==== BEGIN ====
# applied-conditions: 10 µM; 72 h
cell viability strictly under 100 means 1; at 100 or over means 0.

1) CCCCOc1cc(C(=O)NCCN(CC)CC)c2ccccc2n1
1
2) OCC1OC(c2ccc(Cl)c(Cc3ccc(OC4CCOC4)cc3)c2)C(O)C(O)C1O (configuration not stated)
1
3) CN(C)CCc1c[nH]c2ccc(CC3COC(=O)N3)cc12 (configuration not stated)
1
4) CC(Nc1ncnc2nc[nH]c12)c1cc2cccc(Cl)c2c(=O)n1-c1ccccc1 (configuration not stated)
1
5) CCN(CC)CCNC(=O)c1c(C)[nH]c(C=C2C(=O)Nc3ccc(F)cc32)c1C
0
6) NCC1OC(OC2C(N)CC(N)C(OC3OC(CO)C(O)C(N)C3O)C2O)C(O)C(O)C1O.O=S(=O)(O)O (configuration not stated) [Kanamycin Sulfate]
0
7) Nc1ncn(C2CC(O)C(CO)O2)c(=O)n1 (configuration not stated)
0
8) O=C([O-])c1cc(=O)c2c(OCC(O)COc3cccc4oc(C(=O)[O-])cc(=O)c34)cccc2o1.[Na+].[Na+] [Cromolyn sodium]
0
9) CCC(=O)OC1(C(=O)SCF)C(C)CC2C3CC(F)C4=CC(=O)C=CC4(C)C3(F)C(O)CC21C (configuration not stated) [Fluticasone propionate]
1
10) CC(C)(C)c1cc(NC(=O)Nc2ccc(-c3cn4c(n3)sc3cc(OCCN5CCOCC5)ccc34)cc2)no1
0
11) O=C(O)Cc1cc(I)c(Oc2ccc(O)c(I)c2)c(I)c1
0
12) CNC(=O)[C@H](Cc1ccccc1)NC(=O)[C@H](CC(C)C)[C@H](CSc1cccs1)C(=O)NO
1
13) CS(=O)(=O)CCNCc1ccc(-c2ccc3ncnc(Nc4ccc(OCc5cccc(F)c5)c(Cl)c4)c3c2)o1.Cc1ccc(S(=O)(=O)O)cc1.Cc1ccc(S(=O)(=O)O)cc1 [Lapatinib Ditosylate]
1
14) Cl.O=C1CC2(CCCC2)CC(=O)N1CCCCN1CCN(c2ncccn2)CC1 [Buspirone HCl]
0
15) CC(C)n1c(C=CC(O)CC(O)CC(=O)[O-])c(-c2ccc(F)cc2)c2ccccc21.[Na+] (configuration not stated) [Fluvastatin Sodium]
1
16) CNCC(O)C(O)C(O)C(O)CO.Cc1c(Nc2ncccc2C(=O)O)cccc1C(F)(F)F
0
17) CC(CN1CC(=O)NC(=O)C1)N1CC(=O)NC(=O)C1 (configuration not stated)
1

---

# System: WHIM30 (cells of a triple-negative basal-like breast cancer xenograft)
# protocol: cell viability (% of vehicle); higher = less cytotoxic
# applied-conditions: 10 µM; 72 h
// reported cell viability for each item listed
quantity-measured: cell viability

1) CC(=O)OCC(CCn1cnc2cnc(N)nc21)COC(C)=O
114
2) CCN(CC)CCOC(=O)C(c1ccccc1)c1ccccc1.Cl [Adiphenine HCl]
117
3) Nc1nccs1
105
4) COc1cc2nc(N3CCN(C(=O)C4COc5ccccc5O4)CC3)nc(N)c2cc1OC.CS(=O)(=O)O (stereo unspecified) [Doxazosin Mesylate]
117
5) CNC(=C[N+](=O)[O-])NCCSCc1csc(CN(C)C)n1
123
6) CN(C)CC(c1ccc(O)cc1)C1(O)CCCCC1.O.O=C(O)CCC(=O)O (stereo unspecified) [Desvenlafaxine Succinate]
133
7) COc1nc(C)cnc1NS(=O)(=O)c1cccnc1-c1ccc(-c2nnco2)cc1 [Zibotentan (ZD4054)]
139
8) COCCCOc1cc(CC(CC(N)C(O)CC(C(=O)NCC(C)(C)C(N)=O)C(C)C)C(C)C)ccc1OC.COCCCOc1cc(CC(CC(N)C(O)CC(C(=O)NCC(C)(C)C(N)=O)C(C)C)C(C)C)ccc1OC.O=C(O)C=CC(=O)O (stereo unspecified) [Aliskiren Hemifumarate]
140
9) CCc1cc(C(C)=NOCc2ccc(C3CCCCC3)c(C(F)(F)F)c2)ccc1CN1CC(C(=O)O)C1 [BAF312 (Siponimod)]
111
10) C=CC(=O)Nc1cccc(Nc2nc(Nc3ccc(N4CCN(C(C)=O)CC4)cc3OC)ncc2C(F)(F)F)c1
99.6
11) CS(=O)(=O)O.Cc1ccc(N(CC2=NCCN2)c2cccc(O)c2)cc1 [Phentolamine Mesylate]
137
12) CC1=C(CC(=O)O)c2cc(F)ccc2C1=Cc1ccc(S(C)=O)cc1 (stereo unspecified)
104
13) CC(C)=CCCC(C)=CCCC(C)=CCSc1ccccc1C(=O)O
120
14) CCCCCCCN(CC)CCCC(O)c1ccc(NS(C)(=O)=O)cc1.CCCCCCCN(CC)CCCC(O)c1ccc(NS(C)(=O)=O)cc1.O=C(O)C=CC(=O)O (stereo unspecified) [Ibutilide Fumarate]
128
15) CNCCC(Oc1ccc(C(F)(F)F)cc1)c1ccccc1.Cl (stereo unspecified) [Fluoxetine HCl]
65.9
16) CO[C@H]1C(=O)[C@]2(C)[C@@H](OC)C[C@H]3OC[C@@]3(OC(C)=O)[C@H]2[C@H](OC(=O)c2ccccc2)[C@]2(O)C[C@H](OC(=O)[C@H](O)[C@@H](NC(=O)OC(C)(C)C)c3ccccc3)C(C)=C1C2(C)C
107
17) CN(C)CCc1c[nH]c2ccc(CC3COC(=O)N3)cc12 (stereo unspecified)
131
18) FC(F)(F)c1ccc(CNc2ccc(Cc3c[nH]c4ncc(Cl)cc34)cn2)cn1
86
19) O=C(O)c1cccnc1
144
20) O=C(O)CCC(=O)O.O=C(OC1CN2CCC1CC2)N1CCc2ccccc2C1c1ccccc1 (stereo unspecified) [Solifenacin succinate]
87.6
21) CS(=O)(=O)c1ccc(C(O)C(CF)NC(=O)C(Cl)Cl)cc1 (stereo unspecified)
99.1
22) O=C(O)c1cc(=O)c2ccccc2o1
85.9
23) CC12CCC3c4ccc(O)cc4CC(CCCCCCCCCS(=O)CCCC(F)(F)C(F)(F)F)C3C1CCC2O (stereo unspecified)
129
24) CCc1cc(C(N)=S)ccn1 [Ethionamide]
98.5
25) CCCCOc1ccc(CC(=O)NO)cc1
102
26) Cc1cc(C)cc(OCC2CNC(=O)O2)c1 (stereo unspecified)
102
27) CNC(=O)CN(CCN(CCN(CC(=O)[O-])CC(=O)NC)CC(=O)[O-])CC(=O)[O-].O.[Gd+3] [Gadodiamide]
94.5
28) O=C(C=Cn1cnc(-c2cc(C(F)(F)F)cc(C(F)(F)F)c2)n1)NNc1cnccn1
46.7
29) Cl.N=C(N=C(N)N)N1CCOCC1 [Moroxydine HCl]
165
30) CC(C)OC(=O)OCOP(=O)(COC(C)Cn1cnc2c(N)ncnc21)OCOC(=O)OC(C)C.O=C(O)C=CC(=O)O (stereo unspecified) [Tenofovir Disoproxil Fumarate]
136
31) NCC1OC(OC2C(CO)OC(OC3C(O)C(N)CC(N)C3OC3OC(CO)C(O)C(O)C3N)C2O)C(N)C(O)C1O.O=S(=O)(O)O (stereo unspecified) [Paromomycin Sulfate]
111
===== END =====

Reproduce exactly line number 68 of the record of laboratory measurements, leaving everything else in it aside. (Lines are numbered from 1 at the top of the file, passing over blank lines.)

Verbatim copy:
120